“An institution of social service”: The Oxford and St George’s Club

To mark St George’s Day we take a look at our sources relating to the Oxford and St George’s Club which form part of the MS 132 Henriques papers.

Jewish Settlement Annual Summer Camp, 1927 [MS132 AJ 220/2/3 f.1]

Jewish Settlement Annual Summer Camp, 1927 [MS132 AJ 220/2/3 f.1]

The Oxford and St George’s Club, was a Jewish youth and community centre formed by Sir Basil Henriques in the East End of London, with the aim of providing a service for local Jews of all ages.

Son of David Quizano and Agnes C. Henriques, Sir Basil Lucas Henriques, CBE, was born on 17 October 1890 in London. After completing secondary school education at Harrow, he went on to study at Oxford University, where he built his interest in philanthropy from learning about the activities of Christian groups in addressing poverty in the East End.

Portrait of Basil Henriques, May 1906 [MS 132 AJ220/2/f1]

Portrait of Basil Henriques, May 1906 [MS 132 AJ220/2/f1]

During the beginnings of the 20th century, there was a high population of Jews in the East End of London. Living conditions were of a low standard, with crowded families living in poor quality housing without a bath or inside toilet. After working at Toynbee Hall in 1913, which was an institution that provided legal advice and English lessons to the underprivileged, Basil decided to create a similar institution that would provide organised activities for young Jewish boys.

The Jewish Settlement boys’ football team, 1923-4 [MS132 AJ220/2/4 f.3]

The Jewish Settlement boys’ football team, 1923-4 [MS132 AJ220/2/4 f.3]

Based in a disused hostel on 125 Cannon Street Road, the Oxford and St George’s Club began in 1914 with a membership of 25 boys. The Club got its name from Basil’s alma mata, and the name of the area of East London that the Club was based in. A year later, a self-taught artist and Basil’s future wife, Rose Loewe, founded an equivalent club for girls at the same hostel. 

Girls in the library of the Bernhard Baron St George’s Jewish Settlement, 1930s [MS 132 AJ 220/2/4 f.3.

Girls in the library of the Bernhard Baron St George’s Jewish Settlement, 1930s [MS 132 AJ 220/2/4 f.3.]

 As well as being social, the Clubs provided educational activities such as religion classes, and taught sports, ballet, acting, physical education, and first aid. In doing this the Clubs prepared children for  pursuing careers. Activities also included the Annual Summer Camps, where several Jewish children were taken for a holiday, which were often held at Highdown near Goring by Sea. “For hundreds of Settlement children, the summer time is the happy time of Camp” (from a draft of a proposed Settlement letter written by Harold F. Reinhart, MS 132 AJ220/3/5 folder 4).

Through the generosity of Viscount Bearsted, adjoining houses were acquired in Betts Street after the war was over. Old Boys Clubs and Girls Clubs were started, along with Scouts, Cubs and a Synagogue founded between 1919 and 1926.

In 1929 the Clubs moved to new premises in Berners Street following the gift of £50,000 (which later rose to £65,000) provided by Mr Bernard Baron. The Bernhard Baron St George’s Settlement building opened in 1930, providing spaces for public worship, administrative offices, the infant welfare centre, the play centre, and accommodation. There was also a roller skating rink, gymnasium, library, and model laundry and kitchen.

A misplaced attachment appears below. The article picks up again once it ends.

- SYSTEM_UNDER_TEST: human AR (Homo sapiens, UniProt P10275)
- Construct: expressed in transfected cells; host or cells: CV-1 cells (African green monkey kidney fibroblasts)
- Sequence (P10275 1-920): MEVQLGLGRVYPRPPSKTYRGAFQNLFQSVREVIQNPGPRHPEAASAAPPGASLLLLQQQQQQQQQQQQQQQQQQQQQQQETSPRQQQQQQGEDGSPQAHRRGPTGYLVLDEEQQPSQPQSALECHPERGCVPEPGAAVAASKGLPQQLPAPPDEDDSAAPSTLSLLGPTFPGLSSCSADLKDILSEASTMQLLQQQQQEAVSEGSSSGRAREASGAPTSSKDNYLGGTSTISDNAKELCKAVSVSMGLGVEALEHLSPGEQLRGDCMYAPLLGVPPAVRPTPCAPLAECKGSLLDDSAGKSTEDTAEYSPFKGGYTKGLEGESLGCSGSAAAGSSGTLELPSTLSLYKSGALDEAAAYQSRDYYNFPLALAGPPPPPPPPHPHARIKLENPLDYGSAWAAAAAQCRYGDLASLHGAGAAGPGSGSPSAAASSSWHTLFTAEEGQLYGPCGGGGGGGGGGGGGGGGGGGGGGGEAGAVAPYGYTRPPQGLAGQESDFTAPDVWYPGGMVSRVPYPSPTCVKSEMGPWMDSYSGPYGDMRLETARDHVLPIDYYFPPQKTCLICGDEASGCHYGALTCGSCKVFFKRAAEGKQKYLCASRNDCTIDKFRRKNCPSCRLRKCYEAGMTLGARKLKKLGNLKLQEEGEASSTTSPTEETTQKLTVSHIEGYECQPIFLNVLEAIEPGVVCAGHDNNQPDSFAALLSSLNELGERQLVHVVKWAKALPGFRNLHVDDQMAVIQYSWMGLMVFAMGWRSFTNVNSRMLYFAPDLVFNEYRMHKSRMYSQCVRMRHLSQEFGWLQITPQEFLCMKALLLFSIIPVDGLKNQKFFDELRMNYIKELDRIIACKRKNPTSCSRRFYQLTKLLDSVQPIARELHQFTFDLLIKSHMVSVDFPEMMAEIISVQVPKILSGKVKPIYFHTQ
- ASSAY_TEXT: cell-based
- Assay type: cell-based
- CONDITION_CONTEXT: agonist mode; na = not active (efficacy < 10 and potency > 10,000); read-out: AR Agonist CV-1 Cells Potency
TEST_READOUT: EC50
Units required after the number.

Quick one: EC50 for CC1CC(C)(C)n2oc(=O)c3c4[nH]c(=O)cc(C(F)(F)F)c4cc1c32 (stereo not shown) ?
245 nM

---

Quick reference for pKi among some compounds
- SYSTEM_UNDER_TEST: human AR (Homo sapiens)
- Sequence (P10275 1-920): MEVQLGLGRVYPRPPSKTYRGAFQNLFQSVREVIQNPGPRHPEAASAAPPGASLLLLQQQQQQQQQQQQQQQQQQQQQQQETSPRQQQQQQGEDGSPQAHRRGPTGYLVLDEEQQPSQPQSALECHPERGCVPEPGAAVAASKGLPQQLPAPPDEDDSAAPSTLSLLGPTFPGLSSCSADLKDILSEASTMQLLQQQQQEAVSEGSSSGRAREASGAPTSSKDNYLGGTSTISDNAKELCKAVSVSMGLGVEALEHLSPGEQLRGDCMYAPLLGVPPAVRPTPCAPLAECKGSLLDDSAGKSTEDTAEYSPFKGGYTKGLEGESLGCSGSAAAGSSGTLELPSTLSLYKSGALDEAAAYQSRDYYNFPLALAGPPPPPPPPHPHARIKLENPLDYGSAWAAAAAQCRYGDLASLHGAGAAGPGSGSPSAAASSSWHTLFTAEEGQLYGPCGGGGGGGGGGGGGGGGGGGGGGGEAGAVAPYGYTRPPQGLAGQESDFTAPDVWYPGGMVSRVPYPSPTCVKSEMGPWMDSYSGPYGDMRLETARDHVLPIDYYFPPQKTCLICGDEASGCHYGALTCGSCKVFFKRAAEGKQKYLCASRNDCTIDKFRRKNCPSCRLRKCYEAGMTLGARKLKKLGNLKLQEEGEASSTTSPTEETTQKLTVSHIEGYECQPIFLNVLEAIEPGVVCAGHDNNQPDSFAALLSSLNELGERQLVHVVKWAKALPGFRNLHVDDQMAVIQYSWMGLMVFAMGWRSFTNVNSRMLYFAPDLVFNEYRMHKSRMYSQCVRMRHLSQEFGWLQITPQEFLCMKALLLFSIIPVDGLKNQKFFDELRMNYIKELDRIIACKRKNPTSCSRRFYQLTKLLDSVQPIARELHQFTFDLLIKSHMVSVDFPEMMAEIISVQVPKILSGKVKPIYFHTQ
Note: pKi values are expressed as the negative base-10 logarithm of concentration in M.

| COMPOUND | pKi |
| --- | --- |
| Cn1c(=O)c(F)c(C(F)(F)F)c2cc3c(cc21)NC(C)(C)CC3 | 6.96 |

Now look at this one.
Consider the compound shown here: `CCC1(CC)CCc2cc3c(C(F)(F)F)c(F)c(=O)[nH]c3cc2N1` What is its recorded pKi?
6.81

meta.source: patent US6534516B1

Programme for the opening of the Bernhard Baron St George’s Jewish Settlement, 30 June 1930 [MS 132 AJ 195/8/1 f.2]

Programme for the opening of the Bernhard Baron St George’s Jewish Settlement, 1930 [MS 132 AJ 195/8/1 f.2]

To give an idea of what a typical day was like at the Club, here is a quote from a St George’s Settlement Children’s Fund leaflet (MS 132 AJ220/3/5 folder 4):

“Soon he was in a room crowded with boys, rapt in excitement over a game of ping pong. It was an inter-House match, and on its result depended the winning of the cup, which each month was awarded to the House which had won the most points by entering the greatest number of fellows in the various classes held in the Club. A class for which you had to change into kit counted two points – gym., P.T., running, boxing or football, whilst the others- debates, chess, general information, literature, dramatic or drawing – counted one point for the House.”

The Henriques papers provide a wealth of information on the Oxford and St George’s Club and its development through time. Documents include correspondence, pamphlets, reports and an extensive collection of photographs.

Boys boxing in the roof playground of the Bernhard Baron St George’s Jewish Settlement, 1930s [MS 132 AJ 220/2/4 f.3]

Boys boxing in the roof playground of the Bernhard Baron St George’s Jewish Settlement, 1930s [MS 132 AJ 220/2/4 f.3]

After Basil Henrique’s death in 1961, Berner Street was renamed Henriques Street to commemorate his tireless efforts in setting up the Club. The Settlement premises were sold in 1973 and the clubs moved to Totteridge in North London.

Due to decline in membership, the activities of the Settlement have ceased and it is now a grant making organisation.

More information about the organisation can be found here: http://www.oxfordandstgeorges.com/index.html

 

 

 

 

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